A Sperry-Vision Corp. video system has also been installed, with, as Falk put it, "cameras in every nook and cranny" while monitors are in place both in the management office and at the concierge desk. The side-street entrance was recently expanded when a survey found most people were coming in that way from the nearby subway.

Goldstein said security begins with simple access control such as having the main door locked so people cannot just walk in.

"It can get more elaborate with card readers and other devices," he said.

Some buildings issue photo I.D.'s, Goldstein said, and the person must show the identification card to a television camera monitored by security personnel who ensure the photo matches the face before entry is permitted.

One building, just off Fifth Avenue in Midtown, which has had burglaries as well as murders, now requires night tenants and visitors to walk up to a video camera covering the entire lobby and say their name and destination. That is in addition to the door buzzer, the night guard and the sign-in and sign-out log. Everyone exiting must again report to the video camera. Another Midtown building has a motion detector robot, complete with video camera, circulating through the hallways.

Goldstein said one building, tenanted by jewelers, has installed a card system turnstile for tenants while visitors must be verified by the security desk.

Such a card key system for entrances as well as elevators has been installed at 1700 Broadway. The cards are needed to gain access to each floor, which is rented in that building by single companies. The key system can be date and time controlled so that tenants' employees can be individually limited in their access, Falk explained.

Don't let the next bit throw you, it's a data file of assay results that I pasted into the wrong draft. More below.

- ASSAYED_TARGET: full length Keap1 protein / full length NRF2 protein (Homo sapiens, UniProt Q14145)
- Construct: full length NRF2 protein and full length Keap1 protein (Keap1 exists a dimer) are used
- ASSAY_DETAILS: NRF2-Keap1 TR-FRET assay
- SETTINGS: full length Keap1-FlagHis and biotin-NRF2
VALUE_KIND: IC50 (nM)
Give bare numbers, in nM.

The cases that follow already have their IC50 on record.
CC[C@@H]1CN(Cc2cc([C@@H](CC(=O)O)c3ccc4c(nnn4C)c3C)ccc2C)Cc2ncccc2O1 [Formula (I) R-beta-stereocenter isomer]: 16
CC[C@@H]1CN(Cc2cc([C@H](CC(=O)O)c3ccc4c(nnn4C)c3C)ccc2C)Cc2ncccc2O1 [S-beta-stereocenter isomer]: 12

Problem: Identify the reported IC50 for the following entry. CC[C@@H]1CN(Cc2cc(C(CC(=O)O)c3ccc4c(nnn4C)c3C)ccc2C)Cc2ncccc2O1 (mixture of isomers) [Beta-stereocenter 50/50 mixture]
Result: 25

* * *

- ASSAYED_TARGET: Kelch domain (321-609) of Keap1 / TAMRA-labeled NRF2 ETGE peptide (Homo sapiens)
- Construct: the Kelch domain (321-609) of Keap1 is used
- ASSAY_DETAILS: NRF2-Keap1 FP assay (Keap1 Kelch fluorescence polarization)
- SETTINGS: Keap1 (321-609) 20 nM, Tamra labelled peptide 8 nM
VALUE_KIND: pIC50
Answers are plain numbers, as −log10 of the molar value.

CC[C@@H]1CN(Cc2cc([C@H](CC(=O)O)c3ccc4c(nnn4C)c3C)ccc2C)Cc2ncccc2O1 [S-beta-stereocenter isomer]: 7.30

For instance, he said, the card key system allows for electronic lock out so only someone else with a card programmed for those hours can gain access to the floor during that time period.

"If you work on a Saturday, it gives you a greater sense of security," Falk added.

Another change that Silverman made at Dag Hammarskjold was to switch security companies. The former company's guards became too friendly with the tenants, he said, and did not always check their credentials. The danger here, he explained, is that an employee could be fired and then rely on the friendly relationship to come back into the building after hours. One security company he used for a short time had a high turnover rate. Now he said, the building has had the same guards for more than a year.

Mark J. Lerner, president of Epic Security -- who holds a Ph.D. in criminology -- said his main business is security guards although he provides consultation and other security services, including different kinds of access locks such as the key card.

"If you want to spend more it can read fingerprints," Lerner said, "and if you want to spend more it can read the retinas in your eyes."

These high-tech gadgets are primarily for industrial-military access, he explained.

"People like to talk about gadgets but that's only a small part of security," Lerner noted. "You can have all the gadgets you want but you need the security guards to monitor them."

Lerner said he often installs time-lapse video systems in elevators and other places in buildings. "You can record a whole week on one VHS tape," he said, "although some people change it every 24 hours."

One problem with tapes, he noted, is that the incident has already occurred. "You have it on tape, but it's too late and the person is gone," he said.

He agrees, however, that any security system is also dependent on a building's budget.

Security guards, he said, are used the most and while gadgets are popular, the amount that is spent on guards is much, much more. Lerner said Epic is also sensitive to the needs of different buildings.

"You have to match the guards to the building," Lerner explained. "In the city, the guard is like a doorman or a concierge."

However, he acknowledged, while some smaller buildings can give more personal service, "A big Manhattan office building with 50 floors can't afford to escort every visitor," he said.

Goldstein said bathrooms are one place where you have to be careful.

"It's easy to gain access if you want to," he said. "They are locked with combination locks but you can't put a closed circuit TV in there or a burglar alarm. So when you go in you have to look over your shoulder. What a way to live."
COPYRIGHT 1992 Hagedorn Publication
No portion of this article can be reproduced without the express written permission from the copyright holder.
Copyright 1992, Gale Group. All rights reserved. Gale Group is a Thomson Corporation Company.

Article Details
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Author:Weiss, Lois
Publication:Real Estate Weekly
Date:Apr 29, 1992